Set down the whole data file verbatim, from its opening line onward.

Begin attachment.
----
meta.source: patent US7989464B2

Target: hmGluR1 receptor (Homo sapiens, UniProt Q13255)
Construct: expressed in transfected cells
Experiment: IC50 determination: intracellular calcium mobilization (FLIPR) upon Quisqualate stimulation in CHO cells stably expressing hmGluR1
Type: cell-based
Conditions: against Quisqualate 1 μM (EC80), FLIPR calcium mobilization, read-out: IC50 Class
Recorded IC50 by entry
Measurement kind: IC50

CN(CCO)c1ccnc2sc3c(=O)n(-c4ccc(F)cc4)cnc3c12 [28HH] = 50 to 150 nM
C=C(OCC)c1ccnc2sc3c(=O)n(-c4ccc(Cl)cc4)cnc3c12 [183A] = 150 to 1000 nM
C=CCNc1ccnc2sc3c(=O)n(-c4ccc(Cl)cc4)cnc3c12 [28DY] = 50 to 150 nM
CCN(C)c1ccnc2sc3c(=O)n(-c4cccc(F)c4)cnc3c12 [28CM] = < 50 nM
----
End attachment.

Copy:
meta.source: patent US7989464B2

Target: hmGluR1 receptor (Homo sapiens, UniProt Q13255)
Construct: expressed in transfected cells
Experiment: IC50 determination: intracellular calcium mobilization (FLIPR) upon Quisqualate stimulation in CHO cells stably expressing hmGluR1
Type: cell-based
Conditions: against Quisqualate 1 μM (EC80), FLIPR calcium mobilization, read-out: IC50 Class
Recorded IC50 by entry
Measurement kind: IC50

CN(CCO)c1ccnc2sc3c(=O)n(-c4ccc(F)cc4)cnc3c12 [28HH] = 50 to 150 nM
C=C(OCC)c1ccnc2sc3c(=O)n(-c4ccc(Cl)cc4)cnc3c12 [183A] = 150 to 1000 nM
C=CCNc1ccnc2sc3c(=O)n(-c4ccc(Cl)cc4)cnc3c12 [28DY] = 50 to 150 nM
CCN(C)c1ccnc2sc3c(=O)n(-c4cccc(F)c4)cnc3c12 [28CM] = < 50 nM